He stopped short of predicting Weight’s rising back to the top.

“We will continue to do the best we can and see where it takes us,” Miller said. “We are very happy with the progress we’ve made, and wish all the teams the best of luck.”


The team with best single-week performance each week earns a bonus $10 for their designated charities.

The caveat is that all five members must weigh in at both ends of the week — no laying back for a couple of weeks, then showing up with a three-week loss disguised as one.

This week, the teams of the week are the Blubber Busters for the Go-Getters, with 1.67 percent lost in the past week, and Just Weight for the Dynamos, with a single-week 1.75 percent performance.

Team of the Week could have belonged to the surging Slimsons, but one team member did not weigh in this week. (That’s right, they took over the lead with only an 80 percent effort. Their lead could be bigger right now. Or perhaps not, if the fifth member skipped the scales because of a rotten seven days.)


Three weeks ago, four of the 24 Fitness Challenge teams weighed less than a combined 1,000 pounds — God’s Busy Bees, 848.25 pounds (now 839.75 pounds); Because We Can 1, 947 pounds (909.5); Just Weight, 950.25 (872.75); and LOSTinspanx, 963.75 pounds (923.75 pounds).

After three weeks, it’s six teams, with a seventh 14 pounds away from dropping below the half-ton mark. Trumbull Family Fitness 2 shrunk from 1,004.5 to 987.75 pounds, and the PsyCare Hungry Gamers dropped from 1,005.5 to 972.25 pounds.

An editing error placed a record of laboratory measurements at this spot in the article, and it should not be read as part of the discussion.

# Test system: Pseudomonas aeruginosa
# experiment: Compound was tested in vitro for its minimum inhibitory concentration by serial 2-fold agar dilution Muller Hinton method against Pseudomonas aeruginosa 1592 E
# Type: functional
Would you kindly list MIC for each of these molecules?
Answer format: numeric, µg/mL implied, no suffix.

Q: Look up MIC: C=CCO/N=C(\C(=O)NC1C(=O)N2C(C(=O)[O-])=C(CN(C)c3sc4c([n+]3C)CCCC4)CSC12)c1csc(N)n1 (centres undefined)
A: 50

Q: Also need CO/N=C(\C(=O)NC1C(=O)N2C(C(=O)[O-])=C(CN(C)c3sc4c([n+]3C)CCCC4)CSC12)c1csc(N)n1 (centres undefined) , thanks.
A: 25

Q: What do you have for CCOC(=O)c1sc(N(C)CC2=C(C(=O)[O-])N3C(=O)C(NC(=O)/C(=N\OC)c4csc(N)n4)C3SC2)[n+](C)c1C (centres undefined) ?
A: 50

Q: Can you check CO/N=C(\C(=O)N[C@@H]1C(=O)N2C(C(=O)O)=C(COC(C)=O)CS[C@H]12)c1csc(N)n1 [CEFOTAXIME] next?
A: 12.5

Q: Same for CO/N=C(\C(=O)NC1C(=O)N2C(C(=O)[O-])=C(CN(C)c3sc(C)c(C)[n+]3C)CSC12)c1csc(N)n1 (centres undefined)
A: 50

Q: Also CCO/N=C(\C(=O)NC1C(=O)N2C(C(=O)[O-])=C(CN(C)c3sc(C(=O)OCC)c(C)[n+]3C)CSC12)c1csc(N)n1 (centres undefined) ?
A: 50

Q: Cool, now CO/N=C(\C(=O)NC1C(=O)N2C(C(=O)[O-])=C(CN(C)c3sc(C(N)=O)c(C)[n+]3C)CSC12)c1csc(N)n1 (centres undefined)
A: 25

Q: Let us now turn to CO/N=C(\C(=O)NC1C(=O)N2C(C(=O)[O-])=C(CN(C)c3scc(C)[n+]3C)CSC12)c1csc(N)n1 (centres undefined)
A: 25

The Commish appear to be the next team destined to drop below 1,000 pounds at 1,013.75.


Each week, we tip our napkins to one of the Fitness Challenge beneficiaries. This week, the spotlight turns onto Voices of the Trumbull Pound Dogs, the group designated by (who else?) the Big Dogs.

The nonprofit is run by volunteers at the Trumbull County Dog Pound. The group states it works for the dogs with the hope “that our extra attention and fundraising will provide them increased access to spay/neuter, training, temporary boarding if needed, medical care, improved socialization, rescue and whatever is needed to help them get the best of care, find good homes and stay in good homes.”

“What we do is work directly with the (county dog) warden,” McClellan said. “We’re volunteers to help the Trumbull Pound dogs. … the volunteers that help walk the dogs and do all that stuff.

“We raise money for spay and neuter, for medical needs,” he said. “If the dog is having trouble in its home, we provide funding for evaluation and training. Anything that we can do to help the dogs find homes and keep the homes.

“Once they’re in a home, we support them. If they come up with heartworm, we pay for their medication. We encourage people to stay connected to the pound,” McClellan said.


How do the Fitness Challenge teams come up with those inventive names?

This week, Mike Rossi explains his team’s name, Four-and-a-Half Full-Grown Men.

The reasoning is simple — “the relative size of its members,” Rossi said.

The team was born with four decently sized guys and one lightweight little brother, so to speak. But they all contribute by becoming less grown men.